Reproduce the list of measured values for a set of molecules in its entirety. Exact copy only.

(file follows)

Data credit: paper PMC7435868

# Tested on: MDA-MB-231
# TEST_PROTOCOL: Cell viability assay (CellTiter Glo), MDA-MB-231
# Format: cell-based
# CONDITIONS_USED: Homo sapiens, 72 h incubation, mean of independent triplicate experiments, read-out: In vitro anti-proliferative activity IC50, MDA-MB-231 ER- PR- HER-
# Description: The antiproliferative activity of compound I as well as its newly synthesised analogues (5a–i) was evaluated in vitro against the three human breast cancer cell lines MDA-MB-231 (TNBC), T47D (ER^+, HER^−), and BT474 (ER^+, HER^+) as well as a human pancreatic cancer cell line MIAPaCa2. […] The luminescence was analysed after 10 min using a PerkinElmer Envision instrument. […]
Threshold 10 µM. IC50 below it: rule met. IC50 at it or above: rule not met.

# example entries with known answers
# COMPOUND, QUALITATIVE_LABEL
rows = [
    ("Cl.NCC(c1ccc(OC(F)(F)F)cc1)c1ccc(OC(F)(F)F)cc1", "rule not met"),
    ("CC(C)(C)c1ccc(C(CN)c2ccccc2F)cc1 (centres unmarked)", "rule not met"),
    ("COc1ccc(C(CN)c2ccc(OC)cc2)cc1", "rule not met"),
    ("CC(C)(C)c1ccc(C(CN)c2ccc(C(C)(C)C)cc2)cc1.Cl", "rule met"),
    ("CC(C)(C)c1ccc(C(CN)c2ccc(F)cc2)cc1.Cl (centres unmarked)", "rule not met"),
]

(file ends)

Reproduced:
Data credit: paper PMC7435868

# Tested on: MDA-MB-231
# TEST_PROTOCOL: Cell viability assay (CellTiter Glo), MDA-MB-231
# Format: cell-based
# CONDITIONS_USED: Homo sapiens, 72 h incubation, mean of independent triplicate experiments, read-out: In vitro anti-proliferative activity IC50, MDA-MB-231 ER- PR- HER-
# Description: The antiproliferative activity of compound I as well as its newly synthesised analogues (5a–i) was evaluated in vitro against the three human breast cancer cell lines MDA-MB-231 (TNBC), T47D (ER^+, HER^−), and BT474 (ER^+, HER^+) as well as a human pancreatic cancer cell line MIAPaCa2. […] The luminescence was analysed after 10 min using a PerkinElmer Envision instrument. […]
Threshold 10 µM. IC50 below it: rule met. IC50 at it or above: rule not met.

# example entries with known answers
# COMPOUND, QUALITATIVE_LABEL
rows = [
    ("Cl.NCC(c1ccc(OC(F)(F)F)cc1)c1ccc(OC(F)(F)F)cc1", "rule not met"),
    ("CC(C)(C)c1ccc(C(CN)c2ccccc2F)cc1 (centres unmarked)", "rule not met"),
    ("COc1ccc(C(CN)c2ccc(OC)cc2)cc1", "rule not met"),
    ("CC(C)(C)c1ccc(C(CN)c2ccc(C(C)(C)C)cc2)cc1.Cl", "rule met"),
    ("CC(C)(C)c1ccc(C(CN)c2ccc(F)cc2)cc1.Cl (centres unmarked)", "rule not met"),
]